The Irish Quarter
There are lots and lots of theories about why Ireland has produced so many great writers. There is no one thing that can explain this but one contributing factor is often said to be the great many ancient artifacts found all over Ireland. The author of In Search of Ancient Ireland says their is an old saying in Ireland that you cannot walk 100 meters without finding an ancient item. This produced in the people of the Island a need to explain what these artifacts were and gave them a deepened sense of the magical underworld which stimulated their creativity and imagination. I do not know whether this is a credible idea or not but I do like it!
In Search of Ancient Ireland by Carmel McCaffrey is a very good non-academic history work. I found it very interesting and informative. This is not a junk history book like the ones that try to say the pyramids were done by aliens. It is a serious very respectful of its readers and its subject matter attempt to bring 10,000 years of Irish history to life without a lot of wild speculation.
He starts with an account of what life was probably like for the first Irish people who probably, here he is guessing based on the best information we have, McCaffrey tells us that, came by boat from England. In the prehistoric sections the authors assumes, which makes perfect sense, that the Irish lived much like other people of the era from similar climates and he uses broader data to reconstruct their lives.
He talks about tombs of the Newgrange era-around 3500 BC and other remains. He talks about Bronze Age stone circles and reconstructs trade routes. He gives us some ideas on how the people lived.
I found the section on the Christianizing of Ireland very interesting. Unlike most large scale conversions, it was done in a non-violent fashion. He does talk about the knowledge we have of St Patrick and goes into others involved in the conversion process. The missionaries married pagan beliefs with Christianity to make it appealing. He also talks about the very important role of monasteries and the invasions of the Vikings. The Vikings came without women and they often ended up staying, marrying a local woman and adopting while still changing the culture.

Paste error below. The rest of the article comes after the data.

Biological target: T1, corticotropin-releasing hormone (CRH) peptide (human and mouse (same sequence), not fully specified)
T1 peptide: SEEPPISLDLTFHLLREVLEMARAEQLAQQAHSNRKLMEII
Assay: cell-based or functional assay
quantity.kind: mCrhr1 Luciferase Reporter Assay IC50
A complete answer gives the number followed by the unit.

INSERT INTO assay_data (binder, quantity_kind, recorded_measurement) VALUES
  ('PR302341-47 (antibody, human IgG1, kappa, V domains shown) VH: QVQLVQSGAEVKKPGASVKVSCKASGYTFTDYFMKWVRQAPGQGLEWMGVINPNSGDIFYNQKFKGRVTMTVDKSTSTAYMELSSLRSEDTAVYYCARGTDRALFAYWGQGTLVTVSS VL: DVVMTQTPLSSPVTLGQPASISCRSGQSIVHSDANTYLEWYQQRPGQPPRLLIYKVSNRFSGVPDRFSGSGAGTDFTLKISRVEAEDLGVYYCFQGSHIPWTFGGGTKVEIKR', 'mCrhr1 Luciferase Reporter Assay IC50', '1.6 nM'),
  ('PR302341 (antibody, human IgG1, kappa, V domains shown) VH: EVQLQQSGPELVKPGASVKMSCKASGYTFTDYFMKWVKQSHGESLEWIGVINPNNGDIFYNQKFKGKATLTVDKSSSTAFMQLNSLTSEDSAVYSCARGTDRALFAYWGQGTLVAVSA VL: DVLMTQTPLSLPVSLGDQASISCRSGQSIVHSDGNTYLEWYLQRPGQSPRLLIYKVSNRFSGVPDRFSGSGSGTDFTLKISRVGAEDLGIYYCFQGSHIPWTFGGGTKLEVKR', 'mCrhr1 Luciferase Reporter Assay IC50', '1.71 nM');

McCaffrey explains the great importance to Irish history of the fact that the Romans never invaded Ireland. The reason for this was largely because by the time Roman empire had reached England it was already in a sharp decline and did not have the resources to invade another Island. This in a way helped the Irish monks to read a pure form of Latin and this is often said to be a contributing factor to their ability to preserve Latin manuscripts.
He also, of course, explains as best one can, who the Celts were and the Druids.
Ireland was never during the period prior to the first invasion of the English a unified country with one ruler. The island was relatively peaceful compared to many areas in Europe.
There is a lot in this book. I am very glad I read it. It is written in an engaging and entertaining style I enjoyed.
He does make remarks about Irish temperaments which some may find annoying and others endearing. He did say one thing I found off when he talks about the change from a hunter gather society to an agricultural one in which he suggests these were probably competing tribes of people when the evidence and common sense that the same traits existed in groups of people. People were mostly both, not one or the other as the author suggests.
There was a PBS American TV series based on the book.
The author has a second book In Search of Ireland's Heroes that covers from the invasion of the English in the mid-12th century up to 1920. I am reading it now.